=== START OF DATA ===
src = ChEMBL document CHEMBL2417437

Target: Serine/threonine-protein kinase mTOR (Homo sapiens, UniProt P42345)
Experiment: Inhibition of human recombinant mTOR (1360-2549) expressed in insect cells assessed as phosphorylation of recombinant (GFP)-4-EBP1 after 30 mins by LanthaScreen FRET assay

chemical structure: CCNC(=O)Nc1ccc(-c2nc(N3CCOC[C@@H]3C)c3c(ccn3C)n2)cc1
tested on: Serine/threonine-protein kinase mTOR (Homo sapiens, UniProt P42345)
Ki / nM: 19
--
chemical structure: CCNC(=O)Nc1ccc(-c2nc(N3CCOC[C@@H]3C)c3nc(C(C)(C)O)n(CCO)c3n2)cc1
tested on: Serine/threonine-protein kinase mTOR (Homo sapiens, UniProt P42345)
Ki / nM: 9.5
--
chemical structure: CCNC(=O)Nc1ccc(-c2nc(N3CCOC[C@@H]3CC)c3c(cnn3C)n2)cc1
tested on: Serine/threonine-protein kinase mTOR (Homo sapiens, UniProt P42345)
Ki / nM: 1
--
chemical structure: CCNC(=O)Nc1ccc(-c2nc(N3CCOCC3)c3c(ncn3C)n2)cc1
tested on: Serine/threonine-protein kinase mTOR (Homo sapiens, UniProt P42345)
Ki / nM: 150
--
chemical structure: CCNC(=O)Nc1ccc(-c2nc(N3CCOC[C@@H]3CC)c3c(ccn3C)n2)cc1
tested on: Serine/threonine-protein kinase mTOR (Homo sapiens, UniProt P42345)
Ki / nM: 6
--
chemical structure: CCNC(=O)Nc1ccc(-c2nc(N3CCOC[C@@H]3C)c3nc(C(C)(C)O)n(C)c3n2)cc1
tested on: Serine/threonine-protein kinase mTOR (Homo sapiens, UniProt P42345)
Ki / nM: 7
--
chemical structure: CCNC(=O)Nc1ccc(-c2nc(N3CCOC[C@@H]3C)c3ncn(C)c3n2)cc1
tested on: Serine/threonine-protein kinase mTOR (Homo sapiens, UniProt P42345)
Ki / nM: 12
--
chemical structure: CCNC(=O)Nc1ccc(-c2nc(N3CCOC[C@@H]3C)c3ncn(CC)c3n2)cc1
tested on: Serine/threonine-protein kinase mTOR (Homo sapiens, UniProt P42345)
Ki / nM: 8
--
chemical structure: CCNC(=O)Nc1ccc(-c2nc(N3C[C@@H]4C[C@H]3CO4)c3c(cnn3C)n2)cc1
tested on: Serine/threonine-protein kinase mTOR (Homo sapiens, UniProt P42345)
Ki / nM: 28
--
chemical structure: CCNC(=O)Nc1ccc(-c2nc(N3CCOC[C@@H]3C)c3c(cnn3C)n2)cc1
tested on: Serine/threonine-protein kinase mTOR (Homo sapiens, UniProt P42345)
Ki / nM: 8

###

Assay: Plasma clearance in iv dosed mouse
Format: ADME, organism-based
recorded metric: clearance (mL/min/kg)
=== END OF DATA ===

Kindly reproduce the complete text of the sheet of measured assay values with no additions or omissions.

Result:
src = ChEMBL document CHEMBL2417437

Target: Serine/threonine-protein kinase mTOR (Homo sapiens, UniProt P42345)
Experiment: Inhibition of human recombinant mTOR (1360-2549) expressed in insect cells assessed as phosphorylation of recombinant (GFP)-4-EBP1 after 30 mins by LanthaScreen FRET assay

chemical structure: CCNC(=O)Nc1ccc(-c2nc(N3CCOC[C@@H]3C)c3c(ccn3C)n2)cc1
tested on: Serine/threonine-protein kinase mTOR (Homo sapiens, UniProt P42345)
Ki / nM: 19
--
chemical structure: CCNC(=O)Nc1ccc(-c2nc(N3CCOC[C@@H]3C)c3nc(C(C)(C)O)n(CCO)c3n2)cc1
tested on: Serine/threonine-protein kinase mTOR (Homo sapiens, UniProt P42345)
Ki / nM: 9.5
--
chemical structure: CCNC(=O)Nc1ccc(-c2nc(N3CCOC[C@@H]3CC)c3c(cnn3C)n2)cc1
tested on: Serine/threonine-protein kinase mTOR (Homo sapiens, UniProt P42345)
Ki / nM: 1
--
chemical structure: CCNC(=O)Nc1ccc(-c2nc(N3CCOCC3)c3c(ncn3C)n2)cc1
tested on: Serine/threonine-protein kinase mTOR (Homo sapiens, UniProt P42345)
Ki / nM: 150
--
chemical structure: CCNC(=O)Nc1ccc(-c2nc(N3CCOC[C@@H]3CC)c3c(ccn3C)n2)cc1
tested on: Serine/threonine-protein kinase mTOR (Homo sapiens, UniProt P42345)
Ki / nM: 6
--
chemical structure: CCNC(=O)Nc1ccc(-c2nc(N3CCOC[C@@H]3C)c3nc(C(C)(C)O)n(C)c3n2)cc1
tested on: Serine/threonine-protein kinase mTOR (Homo sapiens, UniProt P42345)
Ki / nM: 7
--
chemical structure: CCNC(=O)Nc1ccc(-c2nc(N3CCOC[C@@H]3C)c3ncn(C)c3n2)cc1
tested on: Serine/threonine-protein kinase mTOR (Homo sapiens, UniProt P42345)
Ki / nM: 12
--
chemical structure: CCNC(=O)Nc1ccc(-c2nc(N3CCOC[C@@H]3C)c3ncn(CC)c3n2)cc1
tested on: Serine/threonine-protein kinase mTOR (Homo sapiens, UniProt P42345)
Ki / nM: 8
--
chemical structure: CCNC(=O)Nc1ccc(-c2nc(N3C[C@@H]4C[C@H]3CO4)c3c(cnn3C)n2)cc1
tested on: Serine/threonine-protein kinase mTOR (Homo sapiens, UniProt P42345)
Ki / nM: 28
--
chemical structure: CCNC(=O)Nc1ccc(-c2nc(N3CCOC[C@@H]3C)c3c(cnn3C)n2)cc1
tested on: Serine/threonine-protein kinase mTOR (Homo sapiens, UniProt P42345)
Ki / nM: 8

###

Assay: Plasma clearance in iv dosed mouse
Format: ADME, organism-based
recorded metric: clearance (mL/min/kg)